This is a story about Grace Talusan, a writer who has written a memoir about her journey from the Philippines as a child to her growing up in New England. Along the way she delves into her years of sex abuse by her grandfather, and the cancer deaths of numerous family members. She also gets the devastating news that she carries the BRCA cancer gene, leading to hard decisions.
As a child she and her family face possible deportation, although at that time Reagan’s policies did not force a return t
Aug 20, 2020 rated it really liked it
This is a beautiful memoir by a Filipina author. I listened to the audiobook which is read by the author which is always nice, but I would not recommend that bc the book has pictures.. Grace Talusan writes while on a fellowship in the Philippines abt her family immigrating, childhood sexual abuse (TW), racism from school friends, and of course, living in her body, as a BRCA carrier with a growing desire to have children (while her husband does not).
Melissa Kapadia
Jan 14, 2021 rated it it was amazing
Stunning and important.
Apr 28, 2020 rated it liked it
Read this in one sitting as the internet has gone out in my area. The older I'm getting, the more I'm appreciating memoir's and value of learning from them. ...more
Jun 13, 2019 rated it it was amazing
The Body Papers covers a lot of ground that could easily fall into what people refer to as "trauma porn" -- Filipino life and politics, first generation immigration, incest, cancer -- its hard to believe that one person has lived this whole life, let alone written about it with such honesty, clarity and concision.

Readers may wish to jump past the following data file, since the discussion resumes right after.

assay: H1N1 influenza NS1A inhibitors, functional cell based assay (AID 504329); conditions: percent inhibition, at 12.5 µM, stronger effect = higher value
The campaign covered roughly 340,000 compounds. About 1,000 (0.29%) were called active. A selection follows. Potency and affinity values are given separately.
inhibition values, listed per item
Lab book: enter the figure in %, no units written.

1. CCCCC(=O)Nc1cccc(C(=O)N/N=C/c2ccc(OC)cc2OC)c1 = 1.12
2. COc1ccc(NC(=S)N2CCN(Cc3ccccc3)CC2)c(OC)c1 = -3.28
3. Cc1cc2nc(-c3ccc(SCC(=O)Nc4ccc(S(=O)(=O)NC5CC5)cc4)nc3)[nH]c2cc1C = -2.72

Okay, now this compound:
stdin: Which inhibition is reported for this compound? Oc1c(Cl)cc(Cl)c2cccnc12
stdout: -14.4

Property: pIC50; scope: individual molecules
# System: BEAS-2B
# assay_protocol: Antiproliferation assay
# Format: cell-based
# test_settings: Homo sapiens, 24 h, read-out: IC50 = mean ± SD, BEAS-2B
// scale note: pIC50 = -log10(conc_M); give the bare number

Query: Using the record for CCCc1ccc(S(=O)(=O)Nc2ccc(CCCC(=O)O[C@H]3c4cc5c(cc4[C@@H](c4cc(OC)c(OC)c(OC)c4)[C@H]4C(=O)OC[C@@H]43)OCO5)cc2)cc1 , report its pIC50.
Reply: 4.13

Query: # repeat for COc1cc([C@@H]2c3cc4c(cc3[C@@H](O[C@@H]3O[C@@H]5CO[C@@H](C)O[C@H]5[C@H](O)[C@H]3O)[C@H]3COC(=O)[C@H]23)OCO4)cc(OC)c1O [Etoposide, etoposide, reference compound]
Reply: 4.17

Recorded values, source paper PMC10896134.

The Body Papers is a difficult book to read, but one that has been crafted by a deeply talented writer with much love.
Sep 14, 2019 rated it it was ok
I understand that the author had a story she needed to tell, and I know writing a memoir is hard, but I felt disappointed with this one. I think my expectations were off, too. I thought this was more about immigration. Instead it was about surviving sexual abuse and worrying about getting cancer. And maybe about the Philippines. Or maybe about being an aunt to a niece who loses an eye.

The chapters didn’t seem to flow. I often wondered why the topic changed or what the theme was. Time jumped aro
Todd Larson
May 17, 2019 rated it it was amazing
This was one of my most powerful reading experiences. I wanted to cry for Grace and her husband after I put it down, for what they went through regarding sexual and physical abuse, racism, immigrant issues, the threat of cancer genes, and family rifts and reconciliations. Grace weaves her story in a combination of vignettes and coherent narratives, depending on when each is appropriate, and creates a pastiche of a turbulent journey to integrity, social conscience, and success. That they were abl ...more
May 13, 2019 rated it liked it
Shelves: memoir
Loved the writing, disappointed in the editing. Several overly-detailed callbacks to stories that have already been explained in chapters of their own. Many reminders of who people are when as a reader I already felt I knew them personally. A few times I thought I had actually accidentally started re-reading paragraphs that were, in fact, just written twice with slight tweaks. The writing is truly beautiful and the stories are moving, but the memoir needs a new round of sharp eyes to keep the au ...more
Jun 27, 2019 rated it it was amazing
I was at first concerned about reading this book, as I didn't think I'd relate to her content, but the more I read, the more I realized that the issues brought forward have haunted me as well. Those issues that don't are ones I struggle to understand and grasp. I am grateful for her making them public. I have had subtle discriminations, being of Italian heritage, but not Catholic, being raised in a WASP church, when I am not. Being raised as white yet realizing lately that my uncles - and furthe ...more